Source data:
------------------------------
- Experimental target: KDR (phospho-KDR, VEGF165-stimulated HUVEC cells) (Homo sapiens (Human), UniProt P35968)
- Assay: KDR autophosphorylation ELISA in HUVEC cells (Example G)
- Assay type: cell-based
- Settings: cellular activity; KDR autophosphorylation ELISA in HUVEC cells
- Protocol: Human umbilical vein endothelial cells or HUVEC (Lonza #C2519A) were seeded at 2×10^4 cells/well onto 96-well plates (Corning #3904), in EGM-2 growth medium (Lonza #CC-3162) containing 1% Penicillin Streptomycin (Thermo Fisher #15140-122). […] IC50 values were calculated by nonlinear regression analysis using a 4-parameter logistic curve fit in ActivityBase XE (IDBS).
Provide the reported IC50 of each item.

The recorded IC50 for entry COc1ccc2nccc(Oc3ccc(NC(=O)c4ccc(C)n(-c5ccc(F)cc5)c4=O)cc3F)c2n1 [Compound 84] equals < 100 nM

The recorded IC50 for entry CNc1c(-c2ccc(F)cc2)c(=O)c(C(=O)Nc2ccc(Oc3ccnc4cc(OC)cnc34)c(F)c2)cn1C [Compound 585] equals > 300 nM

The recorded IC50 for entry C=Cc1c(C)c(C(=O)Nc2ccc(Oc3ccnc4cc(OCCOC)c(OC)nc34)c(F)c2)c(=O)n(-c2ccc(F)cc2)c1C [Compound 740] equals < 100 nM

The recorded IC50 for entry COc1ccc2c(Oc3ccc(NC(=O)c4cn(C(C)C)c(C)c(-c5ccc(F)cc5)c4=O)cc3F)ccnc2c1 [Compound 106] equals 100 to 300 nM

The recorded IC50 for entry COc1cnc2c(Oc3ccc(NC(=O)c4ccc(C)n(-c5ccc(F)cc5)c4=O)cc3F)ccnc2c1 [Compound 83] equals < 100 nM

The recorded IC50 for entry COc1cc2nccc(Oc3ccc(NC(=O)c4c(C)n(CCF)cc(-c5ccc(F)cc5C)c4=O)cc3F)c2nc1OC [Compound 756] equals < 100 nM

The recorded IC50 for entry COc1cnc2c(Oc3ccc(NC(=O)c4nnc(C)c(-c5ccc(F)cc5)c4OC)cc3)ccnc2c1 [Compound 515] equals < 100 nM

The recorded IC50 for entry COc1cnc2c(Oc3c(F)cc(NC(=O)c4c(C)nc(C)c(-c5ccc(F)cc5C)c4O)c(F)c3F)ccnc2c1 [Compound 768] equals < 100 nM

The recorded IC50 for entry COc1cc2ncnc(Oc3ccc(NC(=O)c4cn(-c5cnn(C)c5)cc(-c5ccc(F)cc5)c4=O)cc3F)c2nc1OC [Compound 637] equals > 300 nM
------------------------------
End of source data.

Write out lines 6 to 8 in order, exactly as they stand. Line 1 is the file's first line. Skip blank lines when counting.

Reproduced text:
Provide the reported IC50 of each item.

The recorded IC50 for entry COc1ccc2nccc(Oc3ccc(NC(=O)c4ccc(C)n(-c5ccc(F)cc5)c4=O)cc3F)c2n1 [Compound 84] equals < 100 nM

The recorded IC50 for entry CNc1c(-c2ccc(F)cc2)c(=O)c(C(=O)Nc2ccc(Oc3ccnc4cc(OC)cnc34)c(F)c2)cn1C [Compound 585] equals > 300 nM